Wednesday, April 11, 2007

Imus, Sharpton, Jackson, Rutgers ... go away


"It’s been almost a week since [Don] Imus accused the Rutgers women’s basketball program of fielding a roster full of “nappy-headed hos,” and American society has yet to come apart at the seams. The Fourteenth Amendment is still in the Constitution. The NAACP is still a viable political force. And Don Imus is still an insufferable blowhard."

I gotta admit I don't have a dog in this fight. I think Don Imus has suffered a passel of indignations (maybe not enough) that he had coming to him. I think Rev. Jesse "Hymie Town" Jackson and Rev. Al "Only Whites Can be Racists" Sharpton are headline-seeking hustler-hypocrites -- and both pastors who should re-read that part of the Bible about forgiveness. I think anyone who gets a bunch of tattoos should be aware that they might not be making the first impression they wish to make. And I think anybody who is still shocked by radio shock-jocks should be locked up with incurable Pollyanna-itis.

I don't give a whit if Don Imus keeps his job. I don't care who thinks I should boycott his sponsors. I never thought the Rutgers Women's Basketball Team was truly a collection of whores. I stopped listening seriously to Sharpton and Jackson long ago since there are wiser spokesmen for black causes out there.

But I cannot stop wondering why the black community embraces rappers who go far beyond the insults against black women that Imus expressed, in worse language, even as it decries the intolerability of it elsewhere. And I imagine the black community cannot stop wondering why the white community doesn't "get it."

The Imus Affair is worth a conversation, but not a conflagration. Jackson and Sharpton, who are just fanning the flames for their own aggrandizement, should shut up. The Rutgers ladies should graduate and prove Imus wrong by being something more than tattooed ballplayers. Imus should engage his brain before accelerating his mouth.

And listeners should change the channel if they don't like it.


paotie said...

What’s wrong with Al Sharpton?

Ever since Don Imus spat out some ill-chosen words on the air, public outrage from the Black Right has called for Imus’ resignation - or that he be fired as host of his radio program. Apparently no number of apologies from Imus is enough to suit folk like Al Sharpton.

Instead, Sharpton has gotten greedy and is perhaps contributing to the continued cycle of racism in America. Because of his greed, if Imus goes, then so must Sharpton. Martin Luther King, Jr. advocated peaceful protests, while Al Sharpton calls for destruction of individuals’ lives to promote equality.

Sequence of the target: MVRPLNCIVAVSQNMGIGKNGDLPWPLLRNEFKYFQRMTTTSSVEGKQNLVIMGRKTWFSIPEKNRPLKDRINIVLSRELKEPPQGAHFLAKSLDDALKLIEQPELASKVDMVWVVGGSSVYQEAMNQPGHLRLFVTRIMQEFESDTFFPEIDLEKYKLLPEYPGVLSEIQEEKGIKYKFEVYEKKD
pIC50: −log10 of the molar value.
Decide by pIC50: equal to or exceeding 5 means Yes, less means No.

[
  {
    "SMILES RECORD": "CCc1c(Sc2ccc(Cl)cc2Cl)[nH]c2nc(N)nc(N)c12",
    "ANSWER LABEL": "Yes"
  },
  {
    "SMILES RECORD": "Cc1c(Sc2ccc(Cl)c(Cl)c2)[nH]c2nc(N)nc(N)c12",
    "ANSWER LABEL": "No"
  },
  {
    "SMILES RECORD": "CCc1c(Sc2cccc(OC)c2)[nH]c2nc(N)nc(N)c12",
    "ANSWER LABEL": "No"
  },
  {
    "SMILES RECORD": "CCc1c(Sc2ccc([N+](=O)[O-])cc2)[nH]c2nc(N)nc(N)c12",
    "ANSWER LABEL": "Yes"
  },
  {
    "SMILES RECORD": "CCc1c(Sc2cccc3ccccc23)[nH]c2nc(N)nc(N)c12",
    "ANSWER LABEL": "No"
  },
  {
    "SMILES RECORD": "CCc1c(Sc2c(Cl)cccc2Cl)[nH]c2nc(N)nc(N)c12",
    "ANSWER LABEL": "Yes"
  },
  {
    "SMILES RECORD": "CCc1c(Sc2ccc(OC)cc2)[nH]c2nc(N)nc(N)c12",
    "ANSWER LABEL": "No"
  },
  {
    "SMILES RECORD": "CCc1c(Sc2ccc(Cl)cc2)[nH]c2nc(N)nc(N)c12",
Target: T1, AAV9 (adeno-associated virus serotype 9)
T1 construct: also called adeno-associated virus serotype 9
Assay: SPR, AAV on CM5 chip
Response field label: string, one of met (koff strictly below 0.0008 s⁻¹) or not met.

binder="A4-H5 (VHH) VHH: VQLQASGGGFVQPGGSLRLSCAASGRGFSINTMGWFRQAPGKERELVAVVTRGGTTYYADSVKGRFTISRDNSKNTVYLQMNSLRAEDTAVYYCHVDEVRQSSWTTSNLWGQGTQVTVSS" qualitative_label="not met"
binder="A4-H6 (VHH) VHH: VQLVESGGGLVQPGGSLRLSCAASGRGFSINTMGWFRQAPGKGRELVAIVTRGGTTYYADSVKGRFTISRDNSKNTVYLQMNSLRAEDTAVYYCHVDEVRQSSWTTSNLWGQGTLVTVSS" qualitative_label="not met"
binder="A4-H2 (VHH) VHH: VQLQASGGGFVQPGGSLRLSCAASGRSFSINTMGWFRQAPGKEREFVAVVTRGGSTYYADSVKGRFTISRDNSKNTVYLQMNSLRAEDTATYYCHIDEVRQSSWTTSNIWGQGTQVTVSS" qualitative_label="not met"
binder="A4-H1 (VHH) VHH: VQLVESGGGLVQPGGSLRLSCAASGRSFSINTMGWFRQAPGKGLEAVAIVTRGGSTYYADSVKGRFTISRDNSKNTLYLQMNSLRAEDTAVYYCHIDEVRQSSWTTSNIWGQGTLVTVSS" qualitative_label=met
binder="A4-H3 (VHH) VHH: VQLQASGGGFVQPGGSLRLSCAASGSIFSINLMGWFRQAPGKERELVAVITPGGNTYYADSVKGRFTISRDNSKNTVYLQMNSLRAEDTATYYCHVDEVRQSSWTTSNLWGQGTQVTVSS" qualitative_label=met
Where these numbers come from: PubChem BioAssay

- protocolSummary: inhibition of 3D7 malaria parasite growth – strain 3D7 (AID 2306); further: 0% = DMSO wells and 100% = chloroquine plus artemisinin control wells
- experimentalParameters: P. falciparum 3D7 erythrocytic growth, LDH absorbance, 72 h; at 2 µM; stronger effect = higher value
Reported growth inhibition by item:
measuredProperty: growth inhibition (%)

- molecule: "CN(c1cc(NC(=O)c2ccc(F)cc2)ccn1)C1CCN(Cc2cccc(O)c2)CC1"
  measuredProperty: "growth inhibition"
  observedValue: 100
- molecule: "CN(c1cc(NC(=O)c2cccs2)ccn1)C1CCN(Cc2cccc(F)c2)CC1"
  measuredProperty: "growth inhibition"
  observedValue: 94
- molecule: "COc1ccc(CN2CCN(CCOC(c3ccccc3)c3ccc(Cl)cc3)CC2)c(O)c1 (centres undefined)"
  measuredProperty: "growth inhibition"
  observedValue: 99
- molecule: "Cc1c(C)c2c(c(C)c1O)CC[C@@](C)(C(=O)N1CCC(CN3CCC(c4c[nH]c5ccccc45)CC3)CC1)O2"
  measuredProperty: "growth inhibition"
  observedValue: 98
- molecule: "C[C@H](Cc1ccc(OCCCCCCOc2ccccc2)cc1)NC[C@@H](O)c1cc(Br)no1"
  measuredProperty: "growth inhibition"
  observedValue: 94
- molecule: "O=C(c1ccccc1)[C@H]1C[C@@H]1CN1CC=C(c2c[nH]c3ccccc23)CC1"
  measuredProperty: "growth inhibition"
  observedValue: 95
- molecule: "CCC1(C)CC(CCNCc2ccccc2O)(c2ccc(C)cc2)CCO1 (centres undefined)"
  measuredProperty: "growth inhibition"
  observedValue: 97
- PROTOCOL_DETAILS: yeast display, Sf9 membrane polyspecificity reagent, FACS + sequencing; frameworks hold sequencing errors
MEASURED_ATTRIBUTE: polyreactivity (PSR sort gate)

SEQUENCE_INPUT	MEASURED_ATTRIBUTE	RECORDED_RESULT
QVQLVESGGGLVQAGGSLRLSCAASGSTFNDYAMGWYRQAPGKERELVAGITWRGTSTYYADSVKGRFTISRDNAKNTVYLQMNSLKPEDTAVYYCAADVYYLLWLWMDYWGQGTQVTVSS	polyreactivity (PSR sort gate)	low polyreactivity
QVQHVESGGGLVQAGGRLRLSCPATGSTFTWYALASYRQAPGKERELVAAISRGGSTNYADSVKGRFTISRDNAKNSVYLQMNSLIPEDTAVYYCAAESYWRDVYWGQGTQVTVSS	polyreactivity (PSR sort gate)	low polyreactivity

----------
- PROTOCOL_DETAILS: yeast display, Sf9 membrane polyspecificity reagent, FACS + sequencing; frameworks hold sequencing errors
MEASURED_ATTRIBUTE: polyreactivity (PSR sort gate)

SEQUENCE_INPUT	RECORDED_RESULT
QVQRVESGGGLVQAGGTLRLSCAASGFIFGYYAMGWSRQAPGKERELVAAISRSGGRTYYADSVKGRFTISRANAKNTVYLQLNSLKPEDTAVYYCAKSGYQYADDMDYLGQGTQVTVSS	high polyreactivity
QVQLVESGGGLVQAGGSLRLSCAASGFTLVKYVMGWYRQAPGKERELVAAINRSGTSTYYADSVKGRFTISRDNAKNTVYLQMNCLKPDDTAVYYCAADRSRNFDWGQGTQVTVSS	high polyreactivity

What Imus uttered was simply stupid. If he was Black, I’m sure he’d be blasted for making such a watered-down compliment - if it was one - along with insensitive stereotyping of women, in whatever context it may have been. But Imus is White, so everything is now about race, instead of the stupid comment Imus made.

I’m not Black and won’t pretend to claim that I’m outraged by Imus’ utterances. If anything, I thought it was a contextually poor phrase to use on a national radio program. But some people didn’t like his comment. Sharpton blasted Imus immediately. Sharpton told everyone else in America that the only good justice was his justice and that called for Imus to be knocked off the radio waves. And so the media continue to eat it up like piranhas in a feeding frenzy.

So, really, what’s all the fuss about?

C’mon. So what if a radio personality spits out something that really wasn’t appropriate in terms of context and uttered poorly-chosen words? You know that his comments would be more aptly served in a bar, with its denizens salting down peanuts and drinking frothy and alcoholic beverages. And, it wouldn’t matter if the bar were full of Whites or Blacks, because somewhere, somebody would make that comment, anyway, and people would’ve laughed.

But, the Rutgers women’s basketball team deserved better applause and especially something that wouldn’t ruin their moment in history. Nobody deserves what the Rutgers team must be enduring now - their shining light of glory overshadowed by controversy. It really is too bad that the women’s team is being delegated to “last week’s” news, now that Imus and Sharpton are butting heads.

I don’t know that I agree Imus should resign or be fired, either. I mean, what he said was stupid, but people do lots of things stupidly to achieve fame, fortune or whatever inadequacies they have to fulfill. I think American Idol is a ridiculously stupid show, but then again, I’m clinically deaf, so what do I care about people who sing karaoke like Vegas impersonators? But, Imus didn’t do a stupid thing on a stupid karaoke show – he simply and dumbly picked the wrong phrase at the worst of possible times: